Salary Survey Extra: IT salaries and formal education
Salary Survey Extra is a series of periodic dispatches that give added insight into the findings of our most recent Salary Survey. These posts contain previously unpublished Salary Survey data.
Past work experience and past educational attainment are two of the biggest influences on hiring decisions, not just in IT, but across the employment spectrum. Work experience can be difficult to quantify in a survey — beyond simple factors like number of years worked — but educational background is far easier to pinpoint.
This is true in part because so many workers pursue education up to a readily identifiable point, and then transition to full-time employment. There are exceptions: Many adult workers eventually choose to further their education by returning to college. Others take an ongoing interest in learning by means of certification or other formal training.
The latter trend, in particular, is alive and well in the IT industry, where technology changes so rapidly that it’s almost essential to keep learning just to stay afloat. On the other hand, while they continue to seek knowledge, most IT professionals can still point to a particular moment when their primary focus shifted from education to full-time employment.
We’ve drawn our usual line between U.S. survey respondents and those in other nations. When it comes to post-secondary education, however, the overall composition of both groups is notably similar. On the survey, we ask respondents to identify the highest level of formal education they’ve completed. The breakdown is as follows:
United States — What is the highest level of education you have completed?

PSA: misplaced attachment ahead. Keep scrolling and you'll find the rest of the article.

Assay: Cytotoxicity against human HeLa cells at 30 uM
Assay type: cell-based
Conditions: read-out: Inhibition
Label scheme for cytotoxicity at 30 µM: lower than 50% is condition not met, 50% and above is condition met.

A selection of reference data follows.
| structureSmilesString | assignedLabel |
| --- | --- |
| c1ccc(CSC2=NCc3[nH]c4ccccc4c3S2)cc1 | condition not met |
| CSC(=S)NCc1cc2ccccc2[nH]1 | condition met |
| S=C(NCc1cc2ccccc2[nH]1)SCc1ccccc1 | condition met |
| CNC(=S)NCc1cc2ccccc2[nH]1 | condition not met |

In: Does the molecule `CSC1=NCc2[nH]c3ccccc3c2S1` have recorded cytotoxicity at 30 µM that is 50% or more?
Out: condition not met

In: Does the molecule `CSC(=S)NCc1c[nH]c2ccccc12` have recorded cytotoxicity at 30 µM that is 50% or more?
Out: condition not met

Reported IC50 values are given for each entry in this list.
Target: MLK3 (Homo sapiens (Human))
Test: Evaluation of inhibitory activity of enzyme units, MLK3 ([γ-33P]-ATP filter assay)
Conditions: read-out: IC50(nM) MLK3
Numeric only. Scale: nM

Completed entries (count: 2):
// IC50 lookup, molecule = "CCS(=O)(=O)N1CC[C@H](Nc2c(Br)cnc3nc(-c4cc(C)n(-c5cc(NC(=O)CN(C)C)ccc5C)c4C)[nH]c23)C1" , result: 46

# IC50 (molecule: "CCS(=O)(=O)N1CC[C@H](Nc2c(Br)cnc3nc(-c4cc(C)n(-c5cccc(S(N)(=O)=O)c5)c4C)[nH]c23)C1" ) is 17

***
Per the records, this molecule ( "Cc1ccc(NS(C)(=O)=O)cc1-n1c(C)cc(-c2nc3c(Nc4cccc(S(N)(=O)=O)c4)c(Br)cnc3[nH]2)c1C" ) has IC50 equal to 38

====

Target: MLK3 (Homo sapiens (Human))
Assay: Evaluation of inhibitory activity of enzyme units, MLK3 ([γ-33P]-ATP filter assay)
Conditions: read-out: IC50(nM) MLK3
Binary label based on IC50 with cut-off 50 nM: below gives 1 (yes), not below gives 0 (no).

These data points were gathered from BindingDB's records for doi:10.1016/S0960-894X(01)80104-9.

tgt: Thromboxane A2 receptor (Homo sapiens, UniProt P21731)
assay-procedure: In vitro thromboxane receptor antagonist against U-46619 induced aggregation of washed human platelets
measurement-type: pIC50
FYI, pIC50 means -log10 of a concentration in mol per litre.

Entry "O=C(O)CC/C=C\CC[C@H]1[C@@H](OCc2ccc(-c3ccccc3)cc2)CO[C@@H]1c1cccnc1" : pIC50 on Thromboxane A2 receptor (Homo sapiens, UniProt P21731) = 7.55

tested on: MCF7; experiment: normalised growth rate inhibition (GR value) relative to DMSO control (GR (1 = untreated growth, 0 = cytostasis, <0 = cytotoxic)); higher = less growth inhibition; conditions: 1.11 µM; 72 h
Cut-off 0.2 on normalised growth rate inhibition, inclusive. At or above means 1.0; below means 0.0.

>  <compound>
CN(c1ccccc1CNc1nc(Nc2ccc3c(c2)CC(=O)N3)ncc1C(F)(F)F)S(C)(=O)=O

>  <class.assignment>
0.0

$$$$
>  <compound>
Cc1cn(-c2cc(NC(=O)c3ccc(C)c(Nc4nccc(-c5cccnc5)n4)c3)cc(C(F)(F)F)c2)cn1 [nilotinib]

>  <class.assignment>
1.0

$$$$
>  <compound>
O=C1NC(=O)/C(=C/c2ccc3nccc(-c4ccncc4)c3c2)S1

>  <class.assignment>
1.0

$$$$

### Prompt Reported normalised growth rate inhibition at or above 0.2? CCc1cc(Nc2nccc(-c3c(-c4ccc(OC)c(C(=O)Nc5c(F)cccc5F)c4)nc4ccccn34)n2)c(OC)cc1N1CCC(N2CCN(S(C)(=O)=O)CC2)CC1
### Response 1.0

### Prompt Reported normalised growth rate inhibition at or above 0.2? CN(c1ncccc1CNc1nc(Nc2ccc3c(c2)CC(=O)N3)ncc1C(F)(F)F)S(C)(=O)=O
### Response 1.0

Bachelor’s degree: 36.2 percent
Master’s degree: 35 percent
Two-year college degree: 9.9 percent
Technical training (no college degree): 8.4 percent
High school diploma: 3.6 percent
Currently in school: 3.1 percent
Doctorate: 1.7 percent
Professional degree (such as for law or medicine): 1 percent
No formal education prior to entering the workforce: 0.1 percent
All Non-U.S. Countries — What is the highest level of education you have completed?
Bachelor’s degree: 43.6 percent
Master’s degree: 31.9 percent
Two-year college degree: 7.1 percent
Technical training (no college degree): 5.6 percent
Professional degree (such as for law or medicine): 4.7 percent
High school diploma: 4.5 percent
Doctorate: 1.3 percent
Currently in school: 0.8 percent
No formal education prior to entering the workforce: 0.5 percent
We’ve chosen not to consider the salary data from groups smaller than two percent of their respective survey populations. That leaves us with the following:
AVERAGE ANNUAL SALARY INDEXED BY HIGHEST LEVEL OF FORMAL EDUCATION
|UNITED STATES||ALL OTHER COUNTRIES|
|Highest Level of Education||Salary||Highest Level of Education||Salary|
|Bachelor’s degree||$108,490||Bachelor’s degree||$53,090|
|Master’s degree||$124,320||Master’s degree||$61,670|
|Two-year college degree||$79,590||Two-year college degree||$78,750|
|Technical training||$97,750||Technical training||$66,840|
|High school diploma||$104,980||High school diploma||$60,040|
|Currently in school||$46,990||Professional degree||$48,790|
|Insufficient data: Doctorate, professional degree, no formal education prior to entering the workforce||Insufficient data: Doctorate, currently in school, no formal education prior to entering the workforce|
2016 Salary Data
Survey data strongly indicates that you can make your way in the IT realm without necessarily completing a college education first. U.S. IT workers who entered the workforce directly from high school, in particular, as well as those whose only post-secondary education is technical training (typically one or more certifications), made a strong showing in our survey results.
Outside the United States, it would seem, there’s a clear advantage to the briefer higher education interval of a two-year degree. And while an overwhelming majority of non-U.S. survey respondents hold bachelor’s or master’s degrees, it’s far from clear that employers are giving degree holders preference when it comes to hiring and compensation.
In the United States, however, there’s still a clear benefit to earning an advanced degree. While the average annual salary of a U.S. bachelor’s degree holder is only somewhat more impressive than that claimed by the admittedly much smaller class of high school-only survey respondents, holding a master’s degree is a status clearly preferred (and compensated accordingly) by U.S. employers.